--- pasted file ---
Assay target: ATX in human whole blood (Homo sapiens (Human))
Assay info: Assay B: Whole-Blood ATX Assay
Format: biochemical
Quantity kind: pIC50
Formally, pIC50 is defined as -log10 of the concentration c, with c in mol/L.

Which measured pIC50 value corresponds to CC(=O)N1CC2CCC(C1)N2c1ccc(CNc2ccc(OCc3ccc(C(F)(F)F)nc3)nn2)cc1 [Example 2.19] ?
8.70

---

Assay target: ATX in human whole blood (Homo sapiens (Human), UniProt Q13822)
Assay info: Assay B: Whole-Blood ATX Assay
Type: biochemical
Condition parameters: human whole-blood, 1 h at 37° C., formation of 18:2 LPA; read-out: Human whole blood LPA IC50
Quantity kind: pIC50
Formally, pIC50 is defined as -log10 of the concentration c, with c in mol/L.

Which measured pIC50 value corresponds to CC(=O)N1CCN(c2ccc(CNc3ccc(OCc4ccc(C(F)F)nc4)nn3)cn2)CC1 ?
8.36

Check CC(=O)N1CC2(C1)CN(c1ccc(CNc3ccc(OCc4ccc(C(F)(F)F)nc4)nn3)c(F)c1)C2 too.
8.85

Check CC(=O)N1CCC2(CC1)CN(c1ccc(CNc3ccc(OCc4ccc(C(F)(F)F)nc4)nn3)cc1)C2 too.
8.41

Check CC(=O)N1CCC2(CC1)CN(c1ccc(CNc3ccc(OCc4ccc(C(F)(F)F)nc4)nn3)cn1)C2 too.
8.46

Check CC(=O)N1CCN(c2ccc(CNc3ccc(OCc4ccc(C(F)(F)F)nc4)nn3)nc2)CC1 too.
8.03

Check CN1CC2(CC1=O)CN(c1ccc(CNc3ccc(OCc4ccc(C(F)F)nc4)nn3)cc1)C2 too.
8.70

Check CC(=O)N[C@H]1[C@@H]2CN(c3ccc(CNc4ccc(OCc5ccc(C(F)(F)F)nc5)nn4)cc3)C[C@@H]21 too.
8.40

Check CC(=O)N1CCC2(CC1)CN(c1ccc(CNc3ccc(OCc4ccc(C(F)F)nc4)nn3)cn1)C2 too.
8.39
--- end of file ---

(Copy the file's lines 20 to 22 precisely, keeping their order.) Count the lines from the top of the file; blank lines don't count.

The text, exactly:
8.41

Check CC(=O)N1CCC2(CC1)CN(c1ccc(CNc3ccc(OCc4ccc(C(F)(F)F)nc4)nn3)cn1)C2 too.
8.46